Friday, Aug. 26, 2011 | 3:27 p.m.
As early voting begins Saturday and gives us an idea of just how low the turnout will be in that House special election to fill the seat once held by Sen. Dean Heller, some numbers to know:
----The Republicans have a 43 percent to 35 percent registration edge -- it's almost 31,000 voters.
----One-fifth of the district is not registered with either party.
----Here's how the district breaks down: 54 percent of registered voters live in Washoe County, 38 percent live in rural Nevada and the rest reside in Clark County.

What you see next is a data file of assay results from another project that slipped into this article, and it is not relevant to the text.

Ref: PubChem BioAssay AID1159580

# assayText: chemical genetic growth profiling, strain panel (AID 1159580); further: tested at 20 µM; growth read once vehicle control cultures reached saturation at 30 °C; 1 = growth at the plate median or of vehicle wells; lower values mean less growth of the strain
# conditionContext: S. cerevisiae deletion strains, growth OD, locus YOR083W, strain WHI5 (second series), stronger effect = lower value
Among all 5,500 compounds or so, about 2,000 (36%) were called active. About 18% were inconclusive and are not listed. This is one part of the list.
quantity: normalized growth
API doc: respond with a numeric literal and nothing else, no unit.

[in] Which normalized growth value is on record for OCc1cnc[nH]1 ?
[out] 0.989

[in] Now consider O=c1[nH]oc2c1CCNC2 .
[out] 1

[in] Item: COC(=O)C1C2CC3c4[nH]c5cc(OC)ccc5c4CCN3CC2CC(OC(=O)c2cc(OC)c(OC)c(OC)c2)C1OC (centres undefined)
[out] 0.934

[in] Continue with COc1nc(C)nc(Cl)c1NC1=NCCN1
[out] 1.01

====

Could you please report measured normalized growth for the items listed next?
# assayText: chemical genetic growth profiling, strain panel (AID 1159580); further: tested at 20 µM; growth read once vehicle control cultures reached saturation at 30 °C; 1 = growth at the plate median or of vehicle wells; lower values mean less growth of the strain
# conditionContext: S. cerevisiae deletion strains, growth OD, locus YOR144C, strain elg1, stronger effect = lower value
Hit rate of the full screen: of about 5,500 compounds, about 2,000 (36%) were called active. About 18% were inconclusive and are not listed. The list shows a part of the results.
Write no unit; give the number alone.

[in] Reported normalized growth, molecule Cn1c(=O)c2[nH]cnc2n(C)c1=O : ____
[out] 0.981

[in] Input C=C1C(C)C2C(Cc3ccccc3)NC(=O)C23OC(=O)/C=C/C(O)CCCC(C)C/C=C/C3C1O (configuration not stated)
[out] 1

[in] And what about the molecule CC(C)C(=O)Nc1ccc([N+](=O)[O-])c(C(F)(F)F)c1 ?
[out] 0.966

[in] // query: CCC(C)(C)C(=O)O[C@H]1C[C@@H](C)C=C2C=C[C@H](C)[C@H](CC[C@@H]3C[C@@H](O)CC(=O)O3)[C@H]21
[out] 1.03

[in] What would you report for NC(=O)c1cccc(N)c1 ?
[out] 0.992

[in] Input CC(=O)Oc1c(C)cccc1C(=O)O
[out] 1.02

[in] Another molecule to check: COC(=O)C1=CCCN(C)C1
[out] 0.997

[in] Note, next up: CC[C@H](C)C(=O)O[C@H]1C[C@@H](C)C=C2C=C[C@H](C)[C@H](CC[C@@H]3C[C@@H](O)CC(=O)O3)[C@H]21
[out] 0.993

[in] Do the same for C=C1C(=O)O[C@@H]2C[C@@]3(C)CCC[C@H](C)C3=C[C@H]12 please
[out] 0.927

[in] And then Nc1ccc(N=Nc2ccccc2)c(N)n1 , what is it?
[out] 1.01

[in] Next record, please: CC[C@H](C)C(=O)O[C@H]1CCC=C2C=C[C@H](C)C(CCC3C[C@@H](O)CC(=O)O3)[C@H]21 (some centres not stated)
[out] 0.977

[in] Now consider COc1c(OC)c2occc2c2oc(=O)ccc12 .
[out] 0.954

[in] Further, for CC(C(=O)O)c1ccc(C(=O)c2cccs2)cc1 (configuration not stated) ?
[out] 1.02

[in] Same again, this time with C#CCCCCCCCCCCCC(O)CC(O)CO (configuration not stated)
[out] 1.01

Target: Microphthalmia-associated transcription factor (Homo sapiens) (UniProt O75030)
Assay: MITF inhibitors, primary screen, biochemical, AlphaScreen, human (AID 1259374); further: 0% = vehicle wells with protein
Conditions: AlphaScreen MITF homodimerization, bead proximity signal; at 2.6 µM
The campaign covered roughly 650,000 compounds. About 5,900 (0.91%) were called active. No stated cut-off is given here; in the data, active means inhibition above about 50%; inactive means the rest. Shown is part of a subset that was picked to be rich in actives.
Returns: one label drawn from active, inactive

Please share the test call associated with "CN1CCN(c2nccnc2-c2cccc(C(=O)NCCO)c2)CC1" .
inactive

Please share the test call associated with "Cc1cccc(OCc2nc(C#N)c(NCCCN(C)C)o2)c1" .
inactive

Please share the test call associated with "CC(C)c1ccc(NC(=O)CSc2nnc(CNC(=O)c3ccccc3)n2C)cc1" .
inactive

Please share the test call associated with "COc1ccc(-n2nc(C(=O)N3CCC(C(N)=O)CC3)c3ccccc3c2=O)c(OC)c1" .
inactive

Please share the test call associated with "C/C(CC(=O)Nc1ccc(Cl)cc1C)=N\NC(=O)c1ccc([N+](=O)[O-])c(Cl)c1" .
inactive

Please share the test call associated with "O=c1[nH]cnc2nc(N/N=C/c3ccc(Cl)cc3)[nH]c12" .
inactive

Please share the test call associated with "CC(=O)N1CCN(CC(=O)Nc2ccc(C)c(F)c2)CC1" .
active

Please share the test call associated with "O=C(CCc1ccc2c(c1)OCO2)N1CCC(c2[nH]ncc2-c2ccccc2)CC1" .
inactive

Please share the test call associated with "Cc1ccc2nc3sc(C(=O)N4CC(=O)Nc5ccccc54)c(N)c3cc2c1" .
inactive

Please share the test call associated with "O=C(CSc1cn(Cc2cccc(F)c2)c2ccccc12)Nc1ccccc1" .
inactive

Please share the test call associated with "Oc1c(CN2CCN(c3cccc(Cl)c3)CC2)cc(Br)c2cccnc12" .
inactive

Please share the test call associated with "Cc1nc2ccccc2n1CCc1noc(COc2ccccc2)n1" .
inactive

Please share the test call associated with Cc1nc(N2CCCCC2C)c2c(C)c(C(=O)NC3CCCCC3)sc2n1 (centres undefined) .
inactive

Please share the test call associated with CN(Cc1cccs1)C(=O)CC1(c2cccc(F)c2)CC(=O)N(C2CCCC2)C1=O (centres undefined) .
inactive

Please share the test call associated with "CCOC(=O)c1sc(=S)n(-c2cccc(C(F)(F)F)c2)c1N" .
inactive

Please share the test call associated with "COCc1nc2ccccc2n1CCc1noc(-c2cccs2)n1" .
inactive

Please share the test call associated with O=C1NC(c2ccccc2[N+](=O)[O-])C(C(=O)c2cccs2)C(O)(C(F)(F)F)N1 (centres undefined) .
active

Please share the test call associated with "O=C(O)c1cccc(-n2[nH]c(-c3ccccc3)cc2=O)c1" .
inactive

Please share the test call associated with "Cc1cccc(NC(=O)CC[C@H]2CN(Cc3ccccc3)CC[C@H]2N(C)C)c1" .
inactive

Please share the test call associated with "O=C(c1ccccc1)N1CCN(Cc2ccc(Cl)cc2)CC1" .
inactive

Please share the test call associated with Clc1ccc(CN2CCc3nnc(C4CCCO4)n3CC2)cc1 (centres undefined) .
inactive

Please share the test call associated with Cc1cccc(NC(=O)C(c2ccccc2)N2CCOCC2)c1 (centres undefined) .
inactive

----If turnout is 25 percent, that means about 100,000 voters will turn out. Add or subtract 20,000 voters for every 5 percentage points.
So what should we look for?
There are three trends that will be key to determining if this race between Kate Marshall, the Democratic underdog, and Mark Amodei, the GOP favorite, might be close.
1. If the turnout is very low, that could skew the results in a district no Democrat has won since it was created in 1981.
2. If the turnout is unusually low in rural Nevada, where Marshall should get crushed, she will have reason for hope.
3. There are 33,000 voters in Clark County, 13,000 of who are Democrats. If the turnout is very high among those folks, Amodei might worry a little. A little.
We should know by the end of the first week how these trends are developing -- or not.